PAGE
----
“Why are they here?” Khethile whispers to me. Just in case you're wondering who she is I have five half-sisters she is one of them. We are not close here you only mingle with children from your mother's house. Other than that it's endless competition of who is better than who.
“I have no idea” I say shrugging my shoulders.
They start another song and then the priest reads the Bible. They finally wrap the service. Mamncane is the one crying more than other wives. Now she'll sleep alone like other wives. I bet it's the thought of abstaining breaking her heart more than anything.
“Here is some water Nana it'll be hot in the cemetery” Mamkhulu says passing a bottle of water to me.
This is so nice of her. Even her own kids don't have water in their hands. Funeral covers cannot cater for black funerals. There are only 25 chairs and almost 100 people. Water isn't enough for everyone I just pray that food will be enough. People talk here they gossip about you even when you are dead laughing about the shortage of food at your funeral.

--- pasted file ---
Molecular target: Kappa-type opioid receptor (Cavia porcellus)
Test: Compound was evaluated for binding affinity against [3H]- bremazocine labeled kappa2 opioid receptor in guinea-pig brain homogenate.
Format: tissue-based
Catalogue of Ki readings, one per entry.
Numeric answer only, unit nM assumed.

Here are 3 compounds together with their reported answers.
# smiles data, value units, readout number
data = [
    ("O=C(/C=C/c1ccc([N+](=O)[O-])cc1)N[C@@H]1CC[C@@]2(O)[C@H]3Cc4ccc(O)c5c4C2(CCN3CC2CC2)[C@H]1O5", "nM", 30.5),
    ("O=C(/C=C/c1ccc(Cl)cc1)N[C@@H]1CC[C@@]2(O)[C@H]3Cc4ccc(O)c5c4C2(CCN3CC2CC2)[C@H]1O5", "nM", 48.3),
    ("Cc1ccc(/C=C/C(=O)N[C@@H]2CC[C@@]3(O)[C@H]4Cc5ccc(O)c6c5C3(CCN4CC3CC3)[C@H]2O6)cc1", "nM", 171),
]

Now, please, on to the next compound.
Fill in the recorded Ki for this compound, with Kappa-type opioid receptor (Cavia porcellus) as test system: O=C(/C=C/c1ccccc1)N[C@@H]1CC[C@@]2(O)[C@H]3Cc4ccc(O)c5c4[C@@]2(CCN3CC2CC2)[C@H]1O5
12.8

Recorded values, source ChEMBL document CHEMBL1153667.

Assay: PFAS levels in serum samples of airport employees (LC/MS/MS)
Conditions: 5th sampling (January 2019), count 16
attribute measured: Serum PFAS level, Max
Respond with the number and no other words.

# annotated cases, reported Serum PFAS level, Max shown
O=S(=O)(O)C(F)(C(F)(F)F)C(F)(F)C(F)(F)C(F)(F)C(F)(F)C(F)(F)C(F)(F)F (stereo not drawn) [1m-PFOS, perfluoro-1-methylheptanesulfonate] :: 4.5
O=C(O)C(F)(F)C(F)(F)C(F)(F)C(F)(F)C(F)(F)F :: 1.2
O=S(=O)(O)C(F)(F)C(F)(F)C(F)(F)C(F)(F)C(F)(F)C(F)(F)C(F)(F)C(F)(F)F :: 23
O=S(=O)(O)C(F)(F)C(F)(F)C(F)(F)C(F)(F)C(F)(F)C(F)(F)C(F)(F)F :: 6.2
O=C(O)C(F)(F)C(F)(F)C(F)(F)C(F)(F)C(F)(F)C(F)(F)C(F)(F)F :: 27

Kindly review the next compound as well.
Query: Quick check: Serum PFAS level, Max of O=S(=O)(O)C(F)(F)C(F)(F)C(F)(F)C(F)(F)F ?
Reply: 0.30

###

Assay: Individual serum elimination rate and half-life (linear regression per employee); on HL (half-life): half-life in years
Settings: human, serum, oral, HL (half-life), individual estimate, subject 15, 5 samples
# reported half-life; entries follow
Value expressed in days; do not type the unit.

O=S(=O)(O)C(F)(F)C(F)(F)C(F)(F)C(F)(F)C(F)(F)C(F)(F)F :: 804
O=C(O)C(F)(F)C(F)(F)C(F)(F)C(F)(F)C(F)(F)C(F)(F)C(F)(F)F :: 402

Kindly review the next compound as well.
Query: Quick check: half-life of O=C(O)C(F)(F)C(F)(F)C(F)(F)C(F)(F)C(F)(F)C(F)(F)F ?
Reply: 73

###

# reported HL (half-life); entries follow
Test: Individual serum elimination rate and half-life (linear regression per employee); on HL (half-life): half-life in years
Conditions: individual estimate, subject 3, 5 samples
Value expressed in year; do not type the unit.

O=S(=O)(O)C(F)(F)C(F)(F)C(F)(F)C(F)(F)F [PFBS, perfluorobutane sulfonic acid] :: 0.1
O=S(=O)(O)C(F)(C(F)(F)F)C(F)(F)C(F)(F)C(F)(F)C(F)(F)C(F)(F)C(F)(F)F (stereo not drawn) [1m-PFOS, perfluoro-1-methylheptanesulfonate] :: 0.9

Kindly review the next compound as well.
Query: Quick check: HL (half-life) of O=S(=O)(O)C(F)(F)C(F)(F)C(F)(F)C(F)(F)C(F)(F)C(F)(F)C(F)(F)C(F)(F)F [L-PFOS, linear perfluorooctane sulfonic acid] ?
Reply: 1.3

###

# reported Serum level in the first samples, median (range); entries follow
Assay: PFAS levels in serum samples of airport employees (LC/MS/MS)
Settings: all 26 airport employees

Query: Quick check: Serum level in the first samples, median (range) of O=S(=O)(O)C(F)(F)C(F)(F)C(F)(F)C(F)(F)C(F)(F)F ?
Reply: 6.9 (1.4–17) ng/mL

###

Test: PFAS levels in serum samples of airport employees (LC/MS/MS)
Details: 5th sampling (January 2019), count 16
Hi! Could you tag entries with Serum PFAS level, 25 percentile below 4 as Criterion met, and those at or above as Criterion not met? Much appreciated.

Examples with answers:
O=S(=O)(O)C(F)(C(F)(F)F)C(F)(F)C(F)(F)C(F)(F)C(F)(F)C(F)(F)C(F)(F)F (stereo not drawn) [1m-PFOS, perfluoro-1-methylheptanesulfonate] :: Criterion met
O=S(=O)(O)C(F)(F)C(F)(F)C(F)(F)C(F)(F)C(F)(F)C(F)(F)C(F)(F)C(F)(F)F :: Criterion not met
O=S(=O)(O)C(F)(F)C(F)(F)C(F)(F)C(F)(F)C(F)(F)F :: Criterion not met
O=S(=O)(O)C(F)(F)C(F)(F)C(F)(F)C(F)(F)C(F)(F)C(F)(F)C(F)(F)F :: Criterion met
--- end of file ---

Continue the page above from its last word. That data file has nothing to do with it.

I thank her with a fake smile and keep the bottle under my arm.
Mazwakhe warned me about them and seemingly he was right.
They're suddenly too nice.
Four guys wearing mustard suits that are undoubtedly expensive join us in the cemetery. They have sunglasses on and white face-cloths they keep wiping their expensive suits with.
“Leli qhawe ebesihamba nalo
Liwele la liwele la
Liwele la liwele la.” -He takes his sunglasses off and continues the song while clapping hands.
Mndeni Mthembu! You got to be kidding me.
This is another level of disrespect. Yes Mazwakhe disturbed their father's funeral as well but this!
Mazwakhe is going to blow up. I find him with my eyes he is trembling with anger. I push through people and stand behind him. His hand caresses his waist he wants his gun. I know that he wouldn't care about the presence of the police and they are here to keep an eye on incidents like this.
I put my hand on his arm he turns his head and finds me begging him with my eyes. He takes a deep breath and pulls his shirt over the gun.